There are two thing emerging here of late.Digger said:Still not a fan of spelling that word correctly I see.
Anyway, have you actually read much of Kimmage's work in the last twenty years? Have you read his book and many of his articles?
You realise he has interviewed a number of cyclists including Wiggins, Cavendish, Vaughters, Millar, Lim, VandeVelde, Peiper and Lemond.
You still seem to believe that these governing bodies above actually do a good job. Yet you were the one last week praising the UCI for uncovering Operation Puerto.
You need to address specific examples of Paul's work which show him making accusations 'devoid of proof'. If they are as plentiful as you seem to think, then it will be easy for you.
#1 - Those who think the UCI is doing a poor job of anti-doping, what is it you want them to do?
They have to follow the rules, or the whole anti-doping process goes right out the window. If you violate the process, you cannot convict anyone. I realize that is frustrating to a lot of people, that jurisprudence takes time - but that is the reality of it.
If the UCI short changes or attempts to circumvent that process, a very REAL, legal process, then there will be ZERO anti-doping convictions. How will that be better for the sport? How will THAT help the anti-doping process?
BTW - I have read Kimmages stuff, which is why I am so critical of his, and others (LeMond, Pound, Walsh, Andreau), and I am well aware that the charges are explosive. I have heard all this stuff justified by 'inside' information, but when legitimate law enforcement agencies check on these leads - they come up empty handed.
At what point do should we bother to demand actual evidence of teh wrong doing being written about?
Again, no one denies that there was, and perhaps still is, a doping problem in cycling.
What is at issue is how to tackle it, and, again, to date, Kimmage, LeMond, and the rest of sensationalists have produced ZERO anti-doping convictions.
They have helped turn the sport in a caludron of accussation and suspicion where the only riders who are assured of being beyond reproach are those who never win a race.
2. I was struck by Joe Papp's response. He is right. The leaks and accussations have to stop. No other sport out there is subjected to this kind of treatment. The sports whose atheletes were caught with Fuentes the first time? Where is that massive hunt for the truth?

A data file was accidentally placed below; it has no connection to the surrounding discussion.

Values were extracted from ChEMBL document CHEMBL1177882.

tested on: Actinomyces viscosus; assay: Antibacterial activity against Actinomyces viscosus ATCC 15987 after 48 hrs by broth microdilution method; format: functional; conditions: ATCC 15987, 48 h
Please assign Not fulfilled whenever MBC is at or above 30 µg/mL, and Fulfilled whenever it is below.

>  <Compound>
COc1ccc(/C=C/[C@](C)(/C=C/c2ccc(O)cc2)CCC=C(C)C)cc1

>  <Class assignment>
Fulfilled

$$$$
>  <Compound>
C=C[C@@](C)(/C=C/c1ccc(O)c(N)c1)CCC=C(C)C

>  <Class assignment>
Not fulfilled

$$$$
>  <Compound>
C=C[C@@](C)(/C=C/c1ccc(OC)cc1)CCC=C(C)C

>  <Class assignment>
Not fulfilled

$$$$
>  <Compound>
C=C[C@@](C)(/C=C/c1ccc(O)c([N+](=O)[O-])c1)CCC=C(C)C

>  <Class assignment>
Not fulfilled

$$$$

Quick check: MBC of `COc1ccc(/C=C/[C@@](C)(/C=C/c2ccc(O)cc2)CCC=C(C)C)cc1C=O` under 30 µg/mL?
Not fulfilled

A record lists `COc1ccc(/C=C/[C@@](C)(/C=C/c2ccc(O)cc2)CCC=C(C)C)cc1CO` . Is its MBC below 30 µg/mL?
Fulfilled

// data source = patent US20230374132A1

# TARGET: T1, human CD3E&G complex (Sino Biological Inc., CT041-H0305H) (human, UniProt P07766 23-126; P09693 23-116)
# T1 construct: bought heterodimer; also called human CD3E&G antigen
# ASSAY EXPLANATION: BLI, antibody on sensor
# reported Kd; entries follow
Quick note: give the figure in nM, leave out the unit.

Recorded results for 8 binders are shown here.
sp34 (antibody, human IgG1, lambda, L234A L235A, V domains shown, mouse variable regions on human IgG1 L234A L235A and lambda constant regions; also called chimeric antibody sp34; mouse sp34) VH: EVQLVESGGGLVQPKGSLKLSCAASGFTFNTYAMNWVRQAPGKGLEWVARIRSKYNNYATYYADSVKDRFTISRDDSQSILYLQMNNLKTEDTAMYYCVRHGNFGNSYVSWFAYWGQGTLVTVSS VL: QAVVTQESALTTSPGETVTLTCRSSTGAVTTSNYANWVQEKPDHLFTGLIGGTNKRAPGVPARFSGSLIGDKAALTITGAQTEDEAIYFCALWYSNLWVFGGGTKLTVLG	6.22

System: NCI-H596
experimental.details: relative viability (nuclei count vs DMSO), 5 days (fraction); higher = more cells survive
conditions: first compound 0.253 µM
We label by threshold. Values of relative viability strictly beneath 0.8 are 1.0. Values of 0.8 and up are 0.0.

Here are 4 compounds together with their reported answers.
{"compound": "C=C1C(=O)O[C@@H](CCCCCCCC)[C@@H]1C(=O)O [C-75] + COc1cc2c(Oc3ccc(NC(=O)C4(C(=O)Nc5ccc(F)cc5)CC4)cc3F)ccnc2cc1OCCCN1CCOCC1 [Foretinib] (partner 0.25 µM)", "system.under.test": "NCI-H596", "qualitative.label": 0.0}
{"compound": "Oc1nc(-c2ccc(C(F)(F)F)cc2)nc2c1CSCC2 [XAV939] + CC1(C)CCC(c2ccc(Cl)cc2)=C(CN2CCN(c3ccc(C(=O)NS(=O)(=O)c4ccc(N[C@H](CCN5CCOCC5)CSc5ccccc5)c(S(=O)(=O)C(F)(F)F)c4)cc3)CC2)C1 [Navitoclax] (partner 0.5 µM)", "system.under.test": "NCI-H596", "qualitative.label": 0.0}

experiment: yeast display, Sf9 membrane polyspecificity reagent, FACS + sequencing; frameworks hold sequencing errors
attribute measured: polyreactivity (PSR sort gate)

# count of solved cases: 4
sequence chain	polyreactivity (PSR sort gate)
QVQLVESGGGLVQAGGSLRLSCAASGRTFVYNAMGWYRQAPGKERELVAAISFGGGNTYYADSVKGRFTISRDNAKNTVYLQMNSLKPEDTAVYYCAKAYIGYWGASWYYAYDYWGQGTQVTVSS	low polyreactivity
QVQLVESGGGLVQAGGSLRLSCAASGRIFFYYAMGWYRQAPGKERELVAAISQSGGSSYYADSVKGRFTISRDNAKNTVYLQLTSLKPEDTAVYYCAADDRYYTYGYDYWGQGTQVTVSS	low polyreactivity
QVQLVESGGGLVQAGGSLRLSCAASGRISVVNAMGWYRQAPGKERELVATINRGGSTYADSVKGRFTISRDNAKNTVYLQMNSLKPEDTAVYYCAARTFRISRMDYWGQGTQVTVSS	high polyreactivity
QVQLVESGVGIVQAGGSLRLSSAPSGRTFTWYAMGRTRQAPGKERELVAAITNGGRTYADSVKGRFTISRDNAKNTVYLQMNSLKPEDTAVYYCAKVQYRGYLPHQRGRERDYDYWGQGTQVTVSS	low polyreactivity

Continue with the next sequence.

I think there is a huge disconnect between a sport that does so much to confront doping and has al its dirty laundry aired publically, and the other sports, just as riddled with doping (if not more so in the abscence of a testing regime like cycling) who are not subjected to defamatory leaks.
Transparancy is important, but it has to come at the fulfillment of the process rather than as sensational leaks to the public. The leaks never contain both sides, and when a conviction is produced, it shoud accompany and explanation as to why it was done.
This is obvious in cases where an athlete tests positive for EPO, but this is not the case when AC tests 'positive' for something that could concieveably by the result of contamination.
Context remains important, and accidental exposure to something should not be treated the same was as Basso or Landis who went out of their way to dope.
However, in the current acrimonious environment, I do not think a reasoned approach is possible.
That is until fans start saying enough with the TMZ, enough with the Law and Order, give me friggin' bike race!
At some point we have to have a system that is strigent enough to catch cheats and one that the fans believe is producing credible race results. Ergo, as per #1, Kimmage, LeMond, Walsh, etc. whose accussations extend so deep are simply not helping. Their concern with anti-doping is commendable, their chosen tactics in confronting it are not - because they do not work and cause more harm than good.